Out of the quarter century that I’ve spent fumbling on this planet, I’ve only felt sure of three things: my clout as a writer, a feminist and, more acutely, a severe audiophile. For the record, I barely possess any musical talent. If anything, I’m more like an idiot savant in the way that artists, songs, albums, lyrics, arrangements, histories, tour stories, urban legends and even one-hit wonders are filed away in my brain. (Eat your heart out, Raymond Babbitt.)
I can’t quite explain how music culture gripped me harder than its performance — the sounds, moods and sensations just seemed easier to claim. It was a desperate urge to “own” some kind of scene that drove me to learn almost anything about music; a mutation that evolved with puberty.
As a teenage girl trying to survive the eighth grade, I didn’t easily find anyone my age wanting to discuss Pete Townshend’s windmill strum or belt out every line to Queen & the late, great David Bowie’s “Under Pressure.” Of course, at some point, we were all hormonal devotees of music icons — whether in the crushworthy or Godlike sense — but this devotion felt somewhat different. It was cerebral yet intimate.
Not knowing many who understood that kind of devotion, I had plenty of alone time to do what I loved — research both new and old music. (Yes, for all intents and purposes, I was a geek.) It was then that I discovered the film Almost Famous, based on director Cameron Crowe’s exploits as a teenage music journalist for Rolling Stone. In a pivotal scene, Crowe’s protagonist William Miller (Patrick Fugit) seeks advice from his surly mentor and confidante Lester Bangs (R.I.P. Philip Seymour Hoffman) about the pitfalls of rock idol worship. Lester chides:
The only true currency in this bankrupt world is what you share with someone else when you’re uncool. My advice to you — I know you think those guys are your friends — you wanna be a true friend to them? Be honest, and unmerciful.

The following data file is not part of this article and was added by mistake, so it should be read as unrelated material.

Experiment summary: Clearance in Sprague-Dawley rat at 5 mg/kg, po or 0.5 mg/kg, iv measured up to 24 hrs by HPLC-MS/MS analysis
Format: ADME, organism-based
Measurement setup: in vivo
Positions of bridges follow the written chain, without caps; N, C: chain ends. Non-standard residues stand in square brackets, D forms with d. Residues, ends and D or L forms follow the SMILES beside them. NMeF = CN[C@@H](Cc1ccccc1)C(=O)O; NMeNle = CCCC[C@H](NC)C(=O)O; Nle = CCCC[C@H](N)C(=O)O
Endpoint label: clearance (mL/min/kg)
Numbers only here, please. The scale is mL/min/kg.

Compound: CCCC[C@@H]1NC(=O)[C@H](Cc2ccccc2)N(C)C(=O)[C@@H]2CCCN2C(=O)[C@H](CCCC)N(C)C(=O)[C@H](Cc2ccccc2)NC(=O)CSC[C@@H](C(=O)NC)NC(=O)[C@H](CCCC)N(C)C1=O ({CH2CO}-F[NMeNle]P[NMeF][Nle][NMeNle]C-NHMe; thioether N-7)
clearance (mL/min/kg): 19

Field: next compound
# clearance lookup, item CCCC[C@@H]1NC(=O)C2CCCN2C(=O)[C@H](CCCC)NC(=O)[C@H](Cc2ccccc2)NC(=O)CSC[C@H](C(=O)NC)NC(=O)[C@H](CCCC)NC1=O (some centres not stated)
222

The struggle never felt realer until that moment — PSH had ripped out my heart and showed it to me, Temple of Doom style. Not only did I epitomize the four-eyed face of “uncool,” but I also wasn’t doing anything about it. I realized then that maybe I could share this devotion to music by writing about it — especially since some gawky teens like a young Cameron and his fictional doppelganger could pull it off.
There’s just one problem: such critical thinking about music is mainly accepted or expected among men. Sure, if you’re a woman who loves to write about music, it makes you seem pretty cool among the boys’ club and earn some honorary balls — but it doesn’t mean you will be taken seriously.
Last year, The New Yorker published a critical essay on how the world of music writing has spun on the finger of the male critic since the late 1960s — naming Bangs, among others — while either ignoring or demeaning the opinions of female counterparts. “The record store, the guitar shop, and now social media: when it comes to popular music, these places become stages for the display of male prowess,” noted writer Anwen Crawford. “Female expertise, when it appears, is repeatedly dismissed as fraudulent.”
Don’t get me wrong; plenty of female critics can have their valid thoughts heard on the current music scene. Though, you can rarely find a single space on the internet devoted to women — let alone most marginalized groups —writing about music.
So, with that in mind, here marks the start of Hollerbody, a creative outlet that examines the art and culture behind music from the fringes of its mainstream. It will read almost like any other music blog today — album and song reviews, artist interviews and roundtable discussions — except it will serve as a platform for the voiceless.
It’s all happening.